If you were instead to say “apple” you might notice that you tend to emphasize the first half of the word, “app.”

Apple has an iambic meter, a meter in which the first syllable is stressed.

Stressed and unstressed syllables are ultimately based on these comparisons, so it can be a little subjective.

But just remembering that “stressed” essentially means “emphasized” can help you to remember the difference.

While sprung verse doesn’t officially have a set number of unstressed syllables for each foot, Hopkins did tend to keep his feet at around 2-5 syllables.

Of course, it would be harder to go much further than this anyway without making the meter sound unnatural.

Poet’s Note

Pen lays on paper.

If you handed Gerard Manley Williams a wheel, he would have tried to reinvent it. That’s the real moral of the story here.

Still, his obsession with innovating did lead to some poems that are genuinely refreshing and unlike the structures of his contemporaries.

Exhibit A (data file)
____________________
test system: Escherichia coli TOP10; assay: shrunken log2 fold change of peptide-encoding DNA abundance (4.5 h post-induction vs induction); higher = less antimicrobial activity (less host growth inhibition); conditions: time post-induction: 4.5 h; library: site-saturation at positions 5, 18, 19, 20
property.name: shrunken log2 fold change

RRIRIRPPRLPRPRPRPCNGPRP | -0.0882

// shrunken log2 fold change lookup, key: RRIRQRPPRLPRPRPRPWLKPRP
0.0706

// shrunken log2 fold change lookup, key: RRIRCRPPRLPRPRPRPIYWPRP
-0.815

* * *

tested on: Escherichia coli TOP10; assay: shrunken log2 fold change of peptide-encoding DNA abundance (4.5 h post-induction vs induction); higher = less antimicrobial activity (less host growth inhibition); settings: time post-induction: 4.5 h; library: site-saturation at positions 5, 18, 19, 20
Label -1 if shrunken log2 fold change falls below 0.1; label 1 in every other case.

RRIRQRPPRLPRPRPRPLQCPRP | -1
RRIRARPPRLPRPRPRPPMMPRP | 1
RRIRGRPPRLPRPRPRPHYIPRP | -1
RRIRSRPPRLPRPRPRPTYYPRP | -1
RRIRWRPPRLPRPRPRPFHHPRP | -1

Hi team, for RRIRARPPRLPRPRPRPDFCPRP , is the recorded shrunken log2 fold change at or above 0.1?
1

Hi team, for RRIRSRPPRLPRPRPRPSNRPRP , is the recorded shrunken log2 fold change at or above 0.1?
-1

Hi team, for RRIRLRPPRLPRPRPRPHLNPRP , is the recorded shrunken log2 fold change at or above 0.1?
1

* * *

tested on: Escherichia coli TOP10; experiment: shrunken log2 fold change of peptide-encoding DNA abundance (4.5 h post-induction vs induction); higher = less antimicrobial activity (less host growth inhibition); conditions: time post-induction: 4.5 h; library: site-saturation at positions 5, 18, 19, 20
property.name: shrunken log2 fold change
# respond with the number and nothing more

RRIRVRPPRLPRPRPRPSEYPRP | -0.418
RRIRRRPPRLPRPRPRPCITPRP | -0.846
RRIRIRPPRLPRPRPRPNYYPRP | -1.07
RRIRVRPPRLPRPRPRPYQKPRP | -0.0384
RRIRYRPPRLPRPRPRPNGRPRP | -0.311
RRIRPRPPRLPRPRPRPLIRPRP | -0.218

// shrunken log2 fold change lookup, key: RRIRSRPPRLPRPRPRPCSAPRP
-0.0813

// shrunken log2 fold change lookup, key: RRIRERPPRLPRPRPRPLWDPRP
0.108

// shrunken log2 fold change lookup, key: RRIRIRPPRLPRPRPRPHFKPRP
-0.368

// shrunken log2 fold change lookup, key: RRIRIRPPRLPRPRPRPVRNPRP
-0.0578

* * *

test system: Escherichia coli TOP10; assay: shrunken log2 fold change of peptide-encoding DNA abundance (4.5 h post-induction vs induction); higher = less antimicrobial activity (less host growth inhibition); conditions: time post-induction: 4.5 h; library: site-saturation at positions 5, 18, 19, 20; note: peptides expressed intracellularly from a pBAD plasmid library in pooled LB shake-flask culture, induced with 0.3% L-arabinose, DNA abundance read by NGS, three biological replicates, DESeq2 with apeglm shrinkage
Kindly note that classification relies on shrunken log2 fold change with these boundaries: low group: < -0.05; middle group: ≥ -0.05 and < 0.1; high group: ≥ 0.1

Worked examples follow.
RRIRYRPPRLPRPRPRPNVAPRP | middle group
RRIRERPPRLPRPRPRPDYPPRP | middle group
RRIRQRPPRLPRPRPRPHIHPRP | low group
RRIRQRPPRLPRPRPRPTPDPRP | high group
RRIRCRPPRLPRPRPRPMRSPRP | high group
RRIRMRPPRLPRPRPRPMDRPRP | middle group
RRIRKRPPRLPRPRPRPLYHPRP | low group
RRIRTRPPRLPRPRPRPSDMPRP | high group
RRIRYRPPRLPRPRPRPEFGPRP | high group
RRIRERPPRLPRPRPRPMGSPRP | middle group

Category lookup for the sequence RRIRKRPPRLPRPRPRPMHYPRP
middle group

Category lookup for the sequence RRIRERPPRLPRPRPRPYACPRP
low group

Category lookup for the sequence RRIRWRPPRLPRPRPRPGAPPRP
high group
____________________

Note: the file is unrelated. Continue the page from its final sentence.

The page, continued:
So don’t be afraid to play around and invent your own forms from time to time.

Comprehensive Collection of Poetry Forms: Craft Words Into Art

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Dare to traverse the entire spectrum of poetic forms, from the commonplace to the extraordinary?

Venture from the quintessential Sonnet to the elusive Mistress Bradstreet stanza, right through to the daunting complexity of Cro Cumaisc Etir Casbairdni Ocus Lethrannaigecht.

For those with a zeal to encounter the full breadth of poetry’s forms, this invitation is yours.